Earlier this spring, Governor Jon Corzine's budget plan calling for a one-year suspension for all non-senior households earning more than $150,000 to deduct property taxes from their state tax filings. In a high-cost state like ours, imposing this income threshold could mean that a husband and wife working as a police officer and school teacher may not qualify for the deduction. Recognizing the harmful impact this plan would have on working class homeowners, NJAR is, once again, asking that you take actionagainst this proposal.
As budget negotiations are drawing to a close, it’s crucial to send
Trentonone last message that you oppose even the partial elimination of the property tax deduction. Given current economic conditions, this is the worst possible time to propose any legislation that undermines the basic foundation of homeownership. The partial elimination of the property tax deduction is just a third of the triple whammy for homeowners under this budget plan. All non-senior taxpayers are slated to lose their property tax rebates. Additionally, educational and municipal aid, which is used to offset property taxes, is either being frozen or cut. These proposed policies will certainly lead to higher property taxes.
As you know, the state budget process can be extremely turbulent. In the past, lawmakers have proposed tax increases at the last minute to avoid public scrutiny. Speak out against any eleventh hour attempt by lawmakers to raise or impose new taxes on the real estate industry or property owners. Let legislators know that we will be opposed to any effort by them to hike taxes on real estate. Encourage REALTORS, clients, family and friends to send a letter to their lawmakers through the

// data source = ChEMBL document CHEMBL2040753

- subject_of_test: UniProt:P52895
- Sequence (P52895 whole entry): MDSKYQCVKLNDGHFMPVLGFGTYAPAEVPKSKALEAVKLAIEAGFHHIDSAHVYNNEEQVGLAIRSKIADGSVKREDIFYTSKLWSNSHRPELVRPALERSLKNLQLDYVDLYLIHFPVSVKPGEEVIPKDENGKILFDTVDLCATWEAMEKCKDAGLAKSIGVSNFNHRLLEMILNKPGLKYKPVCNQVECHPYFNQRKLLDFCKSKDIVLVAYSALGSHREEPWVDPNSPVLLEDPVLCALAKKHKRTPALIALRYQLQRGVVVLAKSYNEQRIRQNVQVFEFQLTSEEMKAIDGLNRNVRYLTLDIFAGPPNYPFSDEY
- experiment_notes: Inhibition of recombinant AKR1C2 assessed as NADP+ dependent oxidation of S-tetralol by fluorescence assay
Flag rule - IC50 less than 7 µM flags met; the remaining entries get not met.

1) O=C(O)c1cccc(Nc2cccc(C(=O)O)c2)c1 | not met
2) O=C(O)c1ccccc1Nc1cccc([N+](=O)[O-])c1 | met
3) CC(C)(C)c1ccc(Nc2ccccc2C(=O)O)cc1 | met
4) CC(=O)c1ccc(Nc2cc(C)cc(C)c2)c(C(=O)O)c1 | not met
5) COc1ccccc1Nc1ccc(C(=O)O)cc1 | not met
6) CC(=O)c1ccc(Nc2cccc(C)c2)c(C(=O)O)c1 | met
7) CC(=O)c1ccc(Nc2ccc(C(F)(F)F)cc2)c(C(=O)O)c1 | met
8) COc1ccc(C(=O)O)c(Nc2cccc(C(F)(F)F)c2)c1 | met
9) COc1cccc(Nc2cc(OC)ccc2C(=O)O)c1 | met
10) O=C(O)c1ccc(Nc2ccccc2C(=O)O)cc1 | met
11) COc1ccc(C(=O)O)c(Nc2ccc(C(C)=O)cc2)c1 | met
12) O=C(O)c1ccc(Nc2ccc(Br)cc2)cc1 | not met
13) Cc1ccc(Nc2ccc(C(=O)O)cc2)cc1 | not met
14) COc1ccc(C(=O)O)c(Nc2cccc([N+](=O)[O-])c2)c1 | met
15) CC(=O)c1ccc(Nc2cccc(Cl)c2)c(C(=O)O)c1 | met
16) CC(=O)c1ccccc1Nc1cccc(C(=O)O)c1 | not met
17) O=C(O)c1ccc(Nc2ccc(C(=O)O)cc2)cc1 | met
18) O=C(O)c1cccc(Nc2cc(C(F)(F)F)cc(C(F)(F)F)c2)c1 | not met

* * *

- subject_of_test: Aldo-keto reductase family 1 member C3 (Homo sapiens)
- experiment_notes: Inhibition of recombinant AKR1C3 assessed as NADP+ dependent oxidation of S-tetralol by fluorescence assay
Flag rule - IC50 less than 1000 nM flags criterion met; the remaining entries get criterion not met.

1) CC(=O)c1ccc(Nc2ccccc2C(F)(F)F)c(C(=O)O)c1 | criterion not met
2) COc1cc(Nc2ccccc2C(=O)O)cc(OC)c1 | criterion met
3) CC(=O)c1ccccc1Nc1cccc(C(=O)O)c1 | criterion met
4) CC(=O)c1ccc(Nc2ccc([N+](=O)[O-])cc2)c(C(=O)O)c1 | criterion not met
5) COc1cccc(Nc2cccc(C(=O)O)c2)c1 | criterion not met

What's At Stake:
Last Chance to Save Property Tax Deduction
As part of his budget proposal, Governor Jon Corzine, called for a one-year suspension of property tax deductions on state income taxes for all non-senior households (younger than 65 years old) earning more than $150,000.
The New Jersey Association of REALTORS (NJAR) is calling for the full restoration of the deduction. In New Jersey, where the average homeowner pays more than $7,000 in property taxes, it's unthinkable to balance the state budget on the shoulders of property owners.
All concerned citizens are encouraged to keep fighting for the complete restoration of the property tax deduction. Additionally, it's not unheard of for lawmakers to include last minute tax hikes in their final budget proposal. Tell legislators that you will not support any eleventh hour attempt by them to increase or impose new taxes on property owners or the real estate industry.